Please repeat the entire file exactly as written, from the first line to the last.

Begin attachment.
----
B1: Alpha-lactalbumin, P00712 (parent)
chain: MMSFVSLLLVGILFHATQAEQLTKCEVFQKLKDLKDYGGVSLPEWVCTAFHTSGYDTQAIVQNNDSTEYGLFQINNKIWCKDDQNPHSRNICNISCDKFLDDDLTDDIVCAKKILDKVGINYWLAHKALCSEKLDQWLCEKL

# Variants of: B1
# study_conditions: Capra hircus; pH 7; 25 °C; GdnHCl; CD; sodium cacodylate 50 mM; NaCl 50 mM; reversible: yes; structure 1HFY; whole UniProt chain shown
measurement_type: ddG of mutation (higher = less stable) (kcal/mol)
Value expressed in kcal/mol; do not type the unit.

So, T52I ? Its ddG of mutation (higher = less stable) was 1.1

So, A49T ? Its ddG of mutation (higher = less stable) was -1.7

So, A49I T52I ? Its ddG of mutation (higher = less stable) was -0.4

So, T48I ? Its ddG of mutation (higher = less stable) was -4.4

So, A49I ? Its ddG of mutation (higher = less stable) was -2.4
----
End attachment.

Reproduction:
B1: Alpha-lactalbumin, P00712 (parent)
chain: MMSFVSLLLVGILFHATQAEQLTKCEVFQKLKDLKDYGGVSLPEWVCTAFHTSGYDTQAIVQNNDSTEYGLFQINNKIWCKDDQNPHSRNICNISCDKFLDDDLTDDIVCAKKILDKVGINYWLAHKALCSEKLDQWLCEKL

# Variants of: B1
# study_conditions: Capra hircus; pH 7; 25 °C; GdnHCl; CD; sodium cacodylate 50 mM; NaCl 50 mM; reversible: yes; structure 1HFY; whole UniProt chain shown
measurement_type: ddG of mutation (higher = less stable) (kcal/mol)
Value expressed in kcal/mol; do not type the unit.

So, T52I ? Its ddG of mutation (higher = less stable) was 1.1

So, A49T ? Its ddG of mutation (higher = less stable) was -1.7

So, A49I T52I ? Its ddG of mutation (higher = less stable) was -0.4

So, T48I ? Its ddG of mutation (higher = less stable) was -4.4

So, A49I ? Its ddG of mutation (higher = less stable) was -2.4